How to fix it: Seek calcium from vegetable sources like dark leafy greens and sesame seeds, and regularly eat Probiotic and Enzyme Salad for a healthy source of beneficial intestinal flora. Cutting back on acid-forming foods like dairy and soda, help you keep your body’s supply of calcium intact, which is an alkaline mineral.

5. The problem: Diet soda

May people believe diet soda is a healthy choice because it does not have any calories. Diet soda, however, is a chemical brew with no nutritional value. It can even contribute to demineralization of bones and teeth, as well as creating acid in the body.

How to fix it: Drink water with a squeeze of lemon or lime, but remember to have it between meals rather than with them.

6. The problem: Big breakfasts

The old adage, “Breakfast is the most important meal of the day,” has led millions of Americans to overdo it. A heavy breakfast can actually slow you down, especially if it contains animal proteins and other heavy ingredients. It actually makes you more tired, which will inspire you to snack more and consume more caffeinated beverages.

How to fix it: Have a Glowing Green Smoothie for breakfast. It is light and moves quickly through your digestive system, providing you with vitamins, minerals, enzymes and energy. If you’re hungry a few hours later, have a bowl of oatmeal, but make sure you are eating whole oats and not instant.

7. The problem: Pesticides and genetic modification

Industrial farming has changed the way America grows its plant foods. Many fruits, vegetables, and grains are grown from seeds that have been genetically modified to bring out certain properties or better accept pesticides, and conventionally farmed foods are covered in chemicals to keep pests away. GMO foods are often lower in minerals and other nutrients, and are grown on less than healthy soil, which results in foods that are less nutritious as well.

How to fix it: Buy organic and non-GMO foods. You can find these foods at health food stores, farmer’s markets, or by joining a CSA.

8. The problem: Refined carbohydrates

Flour, white rice, and similarly refined grains break down quickly in the body and have very little fiber or nutritional value. They also cause blood sugar spikes that lead to cravings. Yet, these foods make up the bulk of the American diet. Many grains, such as wheat, may be especially difficult for the human body to process because they contain gluten. A large percentage of people are allergic to gluten, and even those who aren’t have difficulty digesting it.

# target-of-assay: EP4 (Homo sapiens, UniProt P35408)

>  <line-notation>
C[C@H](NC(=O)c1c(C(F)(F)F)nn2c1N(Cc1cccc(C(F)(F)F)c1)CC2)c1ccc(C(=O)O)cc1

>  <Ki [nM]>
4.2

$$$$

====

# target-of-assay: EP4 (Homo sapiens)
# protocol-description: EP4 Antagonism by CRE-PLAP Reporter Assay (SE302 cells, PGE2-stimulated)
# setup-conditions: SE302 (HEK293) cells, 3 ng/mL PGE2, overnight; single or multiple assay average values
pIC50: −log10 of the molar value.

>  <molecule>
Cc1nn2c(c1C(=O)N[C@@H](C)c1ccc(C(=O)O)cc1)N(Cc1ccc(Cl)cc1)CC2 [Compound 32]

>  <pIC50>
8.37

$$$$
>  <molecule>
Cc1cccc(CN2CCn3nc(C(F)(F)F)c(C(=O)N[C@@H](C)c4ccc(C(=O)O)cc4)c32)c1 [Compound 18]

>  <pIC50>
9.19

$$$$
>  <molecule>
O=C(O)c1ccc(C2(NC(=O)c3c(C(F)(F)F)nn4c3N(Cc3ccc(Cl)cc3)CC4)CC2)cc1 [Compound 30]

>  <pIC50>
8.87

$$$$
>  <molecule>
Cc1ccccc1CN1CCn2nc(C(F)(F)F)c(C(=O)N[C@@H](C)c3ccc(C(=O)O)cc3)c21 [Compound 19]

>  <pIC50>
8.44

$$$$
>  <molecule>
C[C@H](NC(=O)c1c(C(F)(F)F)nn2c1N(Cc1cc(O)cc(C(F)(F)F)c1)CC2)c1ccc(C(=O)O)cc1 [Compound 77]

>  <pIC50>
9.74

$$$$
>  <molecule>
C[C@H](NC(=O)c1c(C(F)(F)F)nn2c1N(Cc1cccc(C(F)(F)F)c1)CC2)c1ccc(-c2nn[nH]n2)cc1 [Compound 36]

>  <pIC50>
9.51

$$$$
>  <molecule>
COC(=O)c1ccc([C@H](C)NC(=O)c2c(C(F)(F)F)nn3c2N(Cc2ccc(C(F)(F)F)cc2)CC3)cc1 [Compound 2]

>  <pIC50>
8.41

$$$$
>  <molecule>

Refined carbohydrates

How to fix it: Try high fiber, super grains like millet or quinoa instead.

9. The problem: Lack of variety

The American diet lacks variety. Many people eat the same few foods over and over again, or eat mostly white and brown foods. This can lead to serious nutritional deficiencies, weight gain, and lack of energy.

How to fix it: Eat a variety of produce across the spectrum of color. Colorful, natural foods have high levels of vitamins. The more colors of vegetables you select, the more likely you are getting the vitamins your body needs for vibrant health.

10. The problem: Soy

Many foods contain soy, which the American population has been led to believe is a very healthy protein. Soy, however, is a goitrogen and trypsinogen-blocker, which slows down thyroid function and can block our bodies’ full assimilation of proteins. It also extremely mucus and acid-forming, and is often modified genetically.

How to fix it: Avoid tofu, soymilk, soybean oil, and other soy products. Instead, seek quality vegetable sources of protein such as quinoa, nuts, and seeds. Miso and tempeh, which are fermented soy products (which reduces some of its harmful properties) are okay occasionally.

New York Times Bestseller and Nutritionist